A retired state police captain who ran the Megan’s Law Section of the Pennsylvania State Police and now lives in Milton will help the Diocese of Harrisburg fight child sex abuse.
Her work could help other dioceses, as well.
Janet A. McNeal, who has 26 years of law enforcement experience and also worked on sexual misconduct response teams involving non-Catholic clergy, said she will develop policies that she expects the diocese could share throughout the Church.
“I want to find out where the wheel fell off, what caused these problems to continue for so many years,” McNeal said.
She began work Monday under a three-year contract with the diocese.
“I approached them in August,” McNeal said, noting that was right after a Pennsylvania grand jury report named 301 priests accused of child abuse. “I have a lot of experience in this, knowledge and training, and I felt like I could be helpful. ”
“Captain McNeal brings a wealth of experience with her,” diocese Bishop Ronald W. Gainer said. “As a contractor with the diocese, she is a neutral party, with no conflicts of interest, who has dedicated her entire professional career to seeing that justice is served and survivors of a range of crimes, but specifically sexual crimes, are heard and supported.”
Besides her experience with the state police, McNeal, a mother, grandmother and a Protestant, said she also served voluntarily for about five years on the religious clergy sexual misconduct response team for the United Methodist Church’s Susquehanna Conference, which covers much of the central and northeastern parts of the state. She was on the team with nurses, teachers, laity and others, all of whom were trained to respond to reported incidents of clergy sexual abuse.
“We responded after clergy had been removed to help the congregation understand what happened and help heal,” she said. “We also did victim advocacy.”
McNeal noted clergy sexual abuse is not unique to the Catholic Church, though every few years publicity arises from a Catholic diocese, such as Boston and Philadelphia and this year all of Pennsylvania, where accusations come to light.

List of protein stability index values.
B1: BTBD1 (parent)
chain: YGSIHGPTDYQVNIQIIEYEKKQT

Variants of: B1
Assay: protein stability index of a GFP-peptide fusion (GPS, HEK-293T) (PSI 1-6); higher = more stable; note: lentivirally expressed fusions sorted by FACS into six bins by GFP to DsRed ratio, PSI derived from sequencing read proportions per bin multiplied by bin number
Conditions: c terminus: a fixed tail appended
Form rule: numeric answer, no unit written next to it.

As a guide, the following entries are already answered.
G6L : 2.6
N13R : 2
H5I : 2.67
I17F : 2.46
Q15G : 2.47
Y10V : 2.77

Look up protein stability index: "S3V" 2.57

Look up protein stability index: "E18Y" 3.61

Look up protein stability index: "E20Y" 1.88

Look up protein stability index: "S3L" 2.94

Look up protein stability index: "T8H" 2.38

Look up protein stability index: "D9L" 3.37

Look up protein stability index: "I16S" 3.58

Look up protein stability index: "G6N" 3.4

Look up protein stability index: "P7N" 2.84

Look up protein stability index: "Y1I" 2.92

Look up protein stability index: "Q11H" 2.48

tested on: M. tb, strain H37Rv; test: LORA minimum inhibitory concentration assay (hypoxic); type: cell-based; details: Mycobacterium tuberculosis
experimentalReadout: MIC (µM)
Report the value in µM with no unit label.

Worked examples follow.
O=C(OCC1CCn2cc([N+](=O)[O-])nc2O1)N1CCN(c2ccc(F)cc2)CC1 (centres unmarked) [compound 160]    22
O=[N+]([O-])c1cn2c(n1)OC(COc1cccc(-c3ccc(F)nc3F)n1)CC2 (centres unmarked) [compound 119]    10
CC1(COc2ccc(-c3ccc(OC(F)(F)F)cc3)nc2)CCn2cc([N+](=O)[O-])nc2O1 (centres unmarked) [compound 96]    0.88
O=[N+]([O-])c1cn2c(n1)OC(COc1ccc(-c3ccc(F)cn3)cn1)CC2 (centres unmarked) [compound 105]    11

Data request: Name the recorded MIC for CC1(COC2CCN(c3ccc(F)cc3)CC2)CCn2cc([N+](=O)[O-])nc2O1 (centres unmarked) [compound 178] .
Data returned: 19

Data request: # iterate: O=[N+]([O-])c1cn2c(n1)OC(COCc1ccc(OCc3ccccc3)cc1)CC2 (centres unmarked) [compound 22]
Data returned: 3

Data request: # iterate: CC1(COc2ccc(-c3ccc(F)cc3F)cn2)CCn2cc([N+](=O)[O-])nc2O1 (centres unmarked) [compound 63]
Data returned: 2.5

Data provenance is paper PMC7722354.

“It’s been one of those things, it reared its ugly head then subsided,” she said.
She said when she first opened her consulting firm, which helps companies create policy and training related to such issues as sexual misconduct, recognizing and reporting child abuse and bullying and cyberbullying, her first client was Presbyterian.
McNeal also participated for a couple of years on an ecumenical task force for multiple denominations, where she and others presented scenarios to help church hierarchy with sexual-based issues that the church had to confront, such as integrating a sexual offender back into the congregation and confronting pornography addiction.
Through her firm, Law and Grace Consulting, she will review youth protection programs and develop programs and policies, according to the diocese. McNeal, wife of Pastor William McNeal of Bethany United Methodist Church in Milton, will operate independently, reporting directly to Gainer.
“McNeal has been granted complete access to all the diocese’s records,” according to the diocese. “In addition to reviewing every case reported to the diocese, McNeal will also meet with survivors to hear their stories and determine what stage they are at in the healing process.”
“There is a two-fold purpose,” she said. “I want them to know they have been heard, that their voice matters and they were heard by someone who could make a difference for them. I want to give them their power back by helping with their healing.”
She said she will encourage them to participate in every program.
McNeal will review the reports to look at what happened but is not investigating the cases as a police officer.
“The diocese has investigators for cases not resolved,” she said. “I’m going to look at the reports from an investigator’s standpoint so I can help them move forward.”
She feels she definitely could make an impact, given her background and experience as a state trooper investigating and prosecuting sexual abuse cases, as a corporal overseeing the cases and running the Megan’s Law sex offender registry and making policy recommendations.
“I also have experience in the religious community, and I’m married to clergy.”
She and her husband have lived all over the state, given both of their jobs. He was transferred to Milton about a year and a half ago, she said.
The Tioga County natives are the parents of two married children and grandparents of five, ages 9 to 17, she said.
After three years, she and the diocese will assess her work and determine whether to extend her contract. She said sharing the policies with other dioceses would be up to Harrisburg diocese.
“I will be shocked if they don’t,” she said.
She said the bishop is dedicated to ridding the Church of the problem.
“I was impressed with his compassion and desire to get this done,” McNeal said.